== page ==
This is a practical session following from the plenary on information architecture by Keith Doyle. The aim of information architecture is to improve the information ecology which is made up of the interaction between users, content and context. What is the process and methodology required to develop an information architecture? What are the key tools and enabling services which are required to implement information architecture? How is this process evolving at Salford? There will be a chance to look at the information architecture of institutional web sites, tips for improving the design of sub-sites, and we will look at and discuss real world examples. Keith Doyle is Web Content Architect at the University of Salford.
by Claire Gibbons and Russell Allen
The University of Bradford is currently embarking on a major series of projects under the banner of e-Strategy. The Content Management System (CMS) Programme of projects is e-Strategy project number 12. It began in October 2005 with the Business Analysis Phase (Project I). The analysis phase of the project was designed to find out how information is passed between members of staff and to our external audiences with an aim to recommend improved structures and processes in an effort to make communication simpler and more effective.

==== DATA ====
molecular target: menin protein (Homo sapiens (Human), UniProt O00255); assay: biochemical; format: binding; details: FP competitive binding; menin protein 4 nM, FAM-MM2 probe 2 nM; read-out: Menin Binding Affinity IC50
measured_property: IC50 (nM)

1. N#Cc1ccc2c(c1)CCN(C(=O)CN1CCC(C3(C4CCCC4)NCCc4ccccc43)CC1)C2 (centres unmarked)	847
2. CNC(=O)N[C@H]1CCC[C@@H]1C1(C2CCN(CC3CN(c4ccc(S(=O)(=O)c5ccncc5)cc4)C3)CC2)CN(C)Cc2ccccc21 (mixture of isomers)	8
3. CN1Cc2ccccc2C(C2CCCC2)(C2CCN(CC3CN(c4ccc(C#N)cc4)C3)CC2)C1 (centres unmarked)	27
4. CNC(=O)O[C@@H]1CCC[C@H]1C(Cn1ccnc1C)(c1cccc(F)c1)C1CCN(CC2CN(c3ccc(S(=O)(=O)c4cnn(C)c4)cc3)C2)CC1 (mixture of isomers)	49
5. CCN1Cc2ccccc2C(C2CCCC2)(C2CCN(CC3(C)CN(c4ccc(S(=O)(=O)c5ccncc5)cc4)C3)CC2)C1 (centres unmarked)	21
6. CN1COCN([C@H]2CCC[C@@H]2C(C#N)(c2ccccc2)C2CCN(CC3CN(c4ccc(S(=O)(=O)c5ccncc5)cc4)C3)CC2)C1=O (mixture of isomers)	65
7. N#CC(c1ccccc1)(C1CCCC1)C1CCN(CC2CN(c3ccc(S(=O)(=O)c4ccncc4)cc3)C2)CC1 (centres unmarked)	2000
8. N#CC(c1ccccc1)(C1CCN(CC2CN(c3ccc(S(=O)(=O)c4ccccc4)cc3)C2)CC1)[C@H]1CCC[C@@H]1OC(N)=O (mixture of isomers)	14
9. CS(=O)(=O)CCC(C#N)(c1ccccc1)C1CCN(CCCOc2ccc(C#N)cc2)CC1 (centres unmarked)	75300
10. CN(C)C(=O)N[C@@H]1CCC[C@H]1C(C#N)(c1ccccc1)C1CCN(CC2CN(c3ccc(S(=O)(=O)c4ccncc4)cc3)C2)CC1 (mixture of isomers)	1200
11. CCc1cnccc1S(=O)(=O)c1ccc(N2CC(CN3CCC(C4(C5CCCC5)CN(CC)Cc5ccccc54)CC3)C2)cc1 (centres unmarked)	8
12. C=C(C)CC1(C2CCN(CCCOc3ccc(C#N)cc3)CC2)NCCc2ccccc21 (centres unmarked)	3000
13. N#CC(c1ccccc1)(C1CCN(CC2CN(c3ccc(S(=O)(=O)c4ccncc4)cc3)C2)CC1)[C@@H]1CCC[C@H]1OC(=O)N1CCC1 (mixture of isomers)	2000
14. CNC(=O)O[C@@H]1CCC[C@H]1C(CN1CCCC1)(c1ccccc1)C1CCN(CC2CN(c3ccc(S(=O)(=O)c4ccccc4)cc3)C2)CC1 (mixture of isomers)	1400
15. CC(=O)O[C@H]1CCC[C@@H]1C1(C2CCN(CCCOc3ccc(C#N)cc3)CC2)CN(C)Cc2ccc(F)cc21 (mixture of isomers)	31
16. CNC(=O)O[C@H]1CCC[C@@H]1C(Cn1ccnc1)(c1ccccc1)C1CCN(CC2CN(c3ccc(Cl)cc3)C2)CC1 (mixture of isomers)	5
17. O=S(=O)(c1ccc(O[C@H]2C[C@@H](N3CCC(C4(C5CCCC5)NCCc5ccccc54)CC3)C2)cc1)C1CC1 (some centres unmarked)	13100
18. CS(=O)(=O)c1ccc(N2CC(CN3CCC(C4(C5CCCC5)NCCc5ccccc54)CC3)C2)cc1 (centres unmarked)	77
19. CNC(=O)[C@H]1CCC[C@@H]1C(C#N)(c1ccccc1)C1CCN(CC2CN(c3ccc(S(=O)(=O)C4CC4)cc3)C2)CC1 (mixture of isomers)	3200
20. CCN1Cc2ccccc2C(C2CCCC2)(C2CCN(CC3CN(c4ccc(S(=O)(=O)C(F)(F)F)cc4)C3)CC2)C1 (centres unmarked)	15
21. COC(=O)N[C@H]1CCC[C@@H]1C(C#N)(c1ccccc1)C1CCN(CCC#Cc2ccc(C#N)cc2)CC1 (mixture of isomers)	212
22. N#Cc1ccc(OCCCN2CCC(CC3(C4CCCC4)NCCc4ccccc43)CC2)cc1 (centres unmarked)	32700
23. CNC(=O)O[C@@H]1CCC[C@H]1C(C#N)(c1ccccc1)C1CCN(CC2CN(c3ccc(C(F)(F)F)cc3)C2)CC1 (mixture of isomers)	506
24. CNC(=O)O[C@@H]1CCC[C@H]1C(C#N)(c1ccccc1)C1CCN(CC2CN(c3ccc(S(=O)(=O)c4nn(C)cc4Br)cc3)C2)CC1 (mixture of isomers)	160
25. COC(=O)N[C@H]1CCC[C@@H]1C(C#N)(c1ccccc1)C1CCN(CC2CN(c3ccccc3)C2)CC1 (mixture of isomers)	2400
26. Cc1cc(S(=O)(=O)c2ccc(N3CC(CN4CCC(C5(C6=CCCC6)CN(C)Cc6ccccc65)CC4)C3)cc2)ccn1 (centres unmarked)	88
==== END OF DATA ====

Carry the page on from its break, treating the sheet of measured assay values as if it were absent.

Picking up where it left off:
Throughout this project it became apparent that this was the first time that such a large number of staff had been consulted with and involved in a 'technical' project from the beginning, and one where the solution was not predetermined. The success of the Business Analysis phase and the staff involvement therein, has encouraged other Project Managers to consider the impact of technical projects from a 'people' point of view. Sounds obvious but how many projects do you know of where the solution has been purchased without even determining what the problem is first!
A recent (small-scale) culture survey of the University of Bradford highlighted the primary behaviours of the University of Bradford (as seen by a cross-section of University staff) to be ones that would result in the institution struggling to realign departments, staff and resources to new plans, mainly through procrastination, and infrequent interaction with staff leading to disengagement with colleagues. Surely the recipe for failed change-management projects!
Phase II of the CMS Programme is now underway with colleagues right across the institution still involved - from Professors to secretaries, managers to academics. This cultural shift towards staff engagement and affiliative behaviours has encouraged staff involvement and buy-in and such should result in a successful CMS implementation in the future.
There are several realistic alternatives to using a slide presentation tool such as Powerpoint or similar. I'll give an overview and demo of several Web-based alternatives with the pros and cons of using them, a profile of the constituencies who would benefit, and what skills and support they might need to succeed.
by david sloan and Simon Ball